Russia and Norway signed an agreement on an 890,000 tonne cod quota for the Barents Sea, which gives Norway a quota of around 400,000 tonnes, according to a statement by the Norwegian government.
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“This is a unique collaboration on the management of the main fish resources in the Barents Sea. The agreement ensures that the sustainable harvesting of these resources continues. Under the revised management rules, cod, haddock and capelin stocks are still well cared for,” said Fisheries Minister Per Sandberg.
Under the latest agreement, Norway and Russia have agreed on quotas for cod, haddock, capelin, Greenland halibut and deep sea redfish, access to fish for snow crab and conditions for fisheries research activity in each other's zones.
Cod stocks are still at a high level. According to the management rule, the overall quota for cod for 2017 was set at 890,000 tonnes.
The cod quota is divided between Norway, Russia and third countries following the same pattern as in previous years. Norway's quota for 2017 will be 399,523 tonnes, including 21,000 tons of coastal cod and 7000 tonnes for research.
The haddock quota is set at 233,000 tonnes for 2017, in line with management rules. The Norwegian haddock quota will be 113,564 tonnes, which includes a research quota.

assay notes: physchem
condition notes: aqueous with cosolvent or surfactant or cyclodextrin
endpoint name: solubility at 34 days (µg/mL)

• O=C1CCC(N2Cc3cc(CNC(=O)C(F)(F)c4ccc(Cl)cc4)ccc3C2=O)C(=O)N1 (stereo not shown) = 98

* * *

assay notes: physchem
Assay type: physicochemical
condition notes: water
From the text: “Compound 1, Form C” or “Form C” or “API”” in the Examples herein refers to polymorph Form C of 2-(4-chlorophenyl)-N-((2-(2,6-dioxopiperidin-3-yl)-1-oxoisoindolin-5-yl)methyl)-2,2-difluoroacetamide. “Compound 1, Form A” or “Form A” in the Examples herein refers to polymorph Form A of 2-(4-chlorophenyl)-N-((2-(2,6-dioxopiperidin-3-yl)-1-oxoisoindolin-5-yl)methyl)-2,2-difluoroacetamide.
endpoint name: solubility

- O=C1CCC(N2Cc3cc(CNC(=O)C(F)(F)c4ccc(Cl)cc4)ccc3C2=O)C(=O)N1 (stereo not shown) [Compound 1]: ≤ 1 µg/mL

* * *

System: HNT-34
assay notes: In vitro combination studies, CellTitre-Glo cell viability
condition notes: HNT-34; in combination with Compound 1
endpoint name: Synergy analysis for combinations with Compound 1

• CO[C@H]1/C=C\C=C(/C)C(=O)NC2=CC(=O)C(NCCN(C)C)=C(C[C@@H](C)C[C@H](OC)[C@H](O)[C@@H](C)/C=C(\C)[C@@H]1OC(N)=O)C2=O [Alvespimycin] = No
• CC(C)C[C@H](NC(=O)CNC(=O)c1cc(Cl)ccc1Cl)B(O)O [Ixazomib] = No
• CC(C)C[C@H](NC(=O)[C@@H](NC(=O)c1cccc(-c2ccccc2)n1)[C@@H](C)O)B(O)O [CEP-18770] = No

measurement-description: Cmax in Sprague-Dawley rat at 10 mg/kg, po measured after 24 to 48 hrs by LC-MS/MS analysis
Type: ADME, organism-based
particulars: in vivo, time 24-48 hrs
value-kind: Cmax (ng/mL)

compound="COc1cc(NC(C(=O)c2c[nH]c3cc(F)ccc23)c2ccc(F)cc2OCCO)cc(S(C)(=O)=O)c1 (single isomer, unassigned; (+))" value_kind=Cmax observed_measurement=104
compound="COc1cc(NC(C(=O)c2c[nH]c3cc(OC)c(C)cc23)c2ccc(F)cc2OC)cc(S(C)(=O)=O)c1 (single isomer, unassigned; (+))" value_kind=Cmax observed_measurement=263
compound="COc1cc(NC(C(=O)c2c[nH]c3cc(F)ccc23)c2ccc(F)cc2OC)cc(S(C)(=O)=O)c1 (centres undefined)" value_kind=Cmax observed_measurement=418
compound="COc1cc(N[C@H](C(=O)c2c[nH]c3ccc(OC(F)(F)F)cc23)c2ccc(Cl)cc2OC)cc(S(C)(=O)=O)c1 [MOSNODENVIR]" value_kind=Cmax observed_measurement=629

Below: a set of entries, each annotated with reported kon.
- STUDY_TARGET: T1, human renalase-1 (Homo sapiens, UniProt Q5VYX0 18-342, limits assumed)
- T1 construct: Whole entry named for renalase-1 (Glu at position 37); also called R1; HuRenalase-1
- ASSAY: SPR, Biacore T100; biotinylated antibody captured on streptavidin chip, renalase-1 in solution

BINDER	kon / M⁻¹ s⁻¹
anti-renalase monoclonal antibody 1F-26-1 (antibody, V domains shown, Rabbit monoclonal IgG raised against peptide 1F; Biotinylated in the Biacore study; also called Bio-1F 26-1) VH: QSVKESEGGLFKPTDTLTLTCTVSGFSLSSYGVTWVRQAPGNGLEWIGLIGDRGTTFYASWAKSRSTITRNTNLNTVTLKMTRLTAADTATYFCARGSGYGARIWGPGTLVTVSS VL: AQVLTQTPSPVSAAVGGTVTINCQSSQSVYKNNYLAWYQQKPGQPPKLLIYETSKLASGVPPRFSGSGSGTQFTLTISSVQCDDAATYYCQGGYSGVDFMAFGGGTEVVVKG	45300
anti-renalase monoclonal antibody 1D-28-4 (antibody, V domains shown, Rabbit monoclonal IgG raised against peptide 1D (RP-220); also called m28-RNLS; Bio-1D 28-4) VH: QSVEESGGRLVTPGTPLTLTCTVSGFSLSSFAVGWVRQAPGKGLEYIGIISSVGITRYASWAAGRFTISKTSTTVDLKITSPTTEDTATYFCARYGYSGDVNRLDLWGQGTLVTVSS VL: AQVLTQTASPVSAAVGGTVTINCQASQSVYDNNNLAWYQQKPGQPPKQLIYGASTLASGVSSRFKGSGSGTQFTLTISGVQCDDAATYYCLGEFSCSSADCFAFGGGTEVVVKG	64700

According to the management rule it was decided to not set a capelin TAC for 2017.
The total quota for Greenland halibut in 2017 is 24,000 tonnes. This is an increase of 2,000 tonnes over the 2016 quota.
The deep sea redfish quota is set at 30,000 tonnes for 2017.
Norway and Russia confirmed reciprocal access to each other's fishing vessels for fishing snow crab on the Norwegian and Russian continental shelf in the Loophole for the rest of 2016.
Fisheries Agreement also contains technical regulations for fishing operations, control and research.
There is an extensive research collaboration between Norway and Russia on living marine resources and ecosystem in the Barents Sea, and the parties agreed on the joint Norwegian-Russian research program for 2017. ■